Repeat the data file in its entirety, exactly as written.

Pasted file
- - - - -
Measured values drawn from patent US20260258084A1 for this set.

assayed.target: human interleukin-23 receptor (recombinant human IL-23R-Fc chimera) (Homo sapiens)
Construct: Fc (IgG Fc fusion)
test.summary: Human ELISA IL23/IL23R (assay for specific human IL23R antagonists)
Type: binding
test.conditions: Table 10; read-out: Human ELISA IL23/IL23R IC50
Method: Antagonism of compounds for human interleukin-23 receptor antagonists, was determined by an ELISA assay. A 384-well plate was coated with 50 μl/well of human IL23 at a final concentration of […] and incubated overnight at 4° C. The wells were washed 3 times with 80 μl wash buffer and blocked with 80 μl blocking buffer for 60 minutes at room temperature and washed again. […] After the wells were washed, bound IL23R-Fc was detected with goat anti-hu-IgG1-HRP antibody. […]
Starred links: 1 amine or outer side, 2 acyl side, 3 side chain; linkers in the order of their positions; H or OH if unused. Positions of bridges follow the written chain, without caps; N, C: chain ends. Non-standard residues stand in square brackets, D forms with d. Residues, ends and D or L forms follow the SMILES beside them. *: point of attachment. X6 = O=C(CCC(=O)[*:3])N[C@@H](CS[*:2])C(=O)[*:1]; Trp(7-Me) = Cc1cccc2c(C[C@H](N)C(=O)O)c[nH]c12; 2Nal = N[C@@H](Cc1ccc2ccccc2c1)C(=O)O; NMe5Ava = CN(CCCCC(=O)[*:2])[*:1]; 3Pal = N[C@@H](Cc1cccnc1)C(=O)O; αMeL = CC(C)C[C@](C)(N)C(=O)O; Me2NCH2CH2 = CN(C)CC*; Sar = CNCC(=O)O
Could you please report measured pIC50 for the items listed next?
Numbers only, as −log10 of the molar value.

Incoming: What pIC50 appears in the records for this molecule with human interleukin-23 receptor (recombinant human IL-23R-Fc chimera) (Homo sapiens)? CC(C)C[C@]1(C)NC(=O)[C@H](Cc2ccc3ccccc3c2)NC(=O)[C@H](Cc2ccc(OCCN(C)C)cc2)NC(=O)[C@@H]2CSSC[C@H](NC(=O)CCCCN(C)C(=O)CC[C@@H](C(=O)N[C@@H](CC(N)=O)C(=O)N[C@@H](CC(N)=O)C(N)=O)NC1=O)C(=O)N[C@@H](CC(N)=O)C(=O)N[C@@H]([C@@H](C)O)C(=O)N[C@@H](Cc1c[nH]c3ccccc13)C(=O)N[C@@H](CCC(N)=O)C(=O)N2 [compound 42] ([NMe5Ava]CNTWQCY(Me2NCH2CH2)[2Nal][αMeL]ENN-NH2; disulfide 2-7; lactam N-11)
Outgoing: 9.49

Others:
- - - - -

Measured values drawn from patent US20260258084A1 for this set.

assayed.target: human interleukin-23 receptor (recombinant human IL-23R-Fc chimera) (Homo sapiens)
Construct: Fc (IgG Fc fusion)
test.summary: Human ELISA IL23/IL23R (assay for specific human IL23R antagonists)
Type: binding
test.conditions: Table 10; read-out: Human ELISA IL23/IL23R IC50
Method: Antagonism of compounds for human interleukin-23 receptor antagonists, was determined by an ELISA assay. A 384-well plate was coated with 50 μl/well of human IL23 at a final concentration of […] and incubated overnight at 4° C. The wells were washed 3 times with 80 μl wash buffer and blocked with 80 μl blocking buffer for 60 minutes at room temperature and washed again. […] After the wells were washed, bound IL23R-Fc was detected with goat anti-hu-IgG1-HRP antibody. […]
Starred links: 1 amine or outer side, 2 acyl side, 3 side chain; linkers in the order of their positions; H or OH if unused. Positions of bridges follow the written chain, without caps; N, C: chain ends. Non-standard residues stand in square brackets, D forms with d. Residues, ends and D or L forms follow the SMILES beside them. *: point of attachment. X6 = O=C(CCC(=O)[*:3])N[C@@H](CS[*:2])C(=O)[*:1]; Trp(7-Me) = Cc1cccc2c(C[C@H](N)C(=O)O)c[nH]c12; 2Nal = N[C@@H](Cc1ccc2ccccc2c1)C(=O)O; NMe5Ava = CN(CCCCC(=O)[*:2])[*:1]; 3Pal = N[C@@H](Cc1cccnc1)C(=O)O; αMeL = CC(C)C[C@](C)(N)C(=O)O; Me2NCH2CH2 = CN(C)CC*; Sar = CNCC(=O)O
Could you please report measured pIC50 for the items listed next?
Numbers only, as −log10 of the molar value.

Incoming: What pIC50 appears in the records for this molecule with human interleukin-23 receptor (recombinant human IL-23R-Fc chimera) (Homo sapiens)? CC(C)C[C@]1(C)NC(=O)[C@H](Cc2ccc3ccccc3c2)NC(=O)[C@H](Cc2ccc(OCCN(C)C)cc2)NC(=O)[C@@H]2CSSC[C@H](NC(=O)CCCCN(C)C(=O)CC[C@@H](C(=O)N[C@@H](CC(N)=O)C(=O)N[C@@H](CC(N)=O)C(N)=O)NC1=O)C(=O)N[C@@H](CC(N)=O)C(=O)N[C@@H]([C@@H](C)O)C(=O)N[C@@H](Cc1c[nH]c3ccccc13)C(=O)N[C@@H](CCC(N)=O)C(=O)N2 [compound 42] ([NMe5Ava]CNTWQCY(Me2NCH2CH2)[2Nal][αMeL]ENN-NH2; disulfide 2-7; lactam N-11)
Outgoing: 9.49

Others: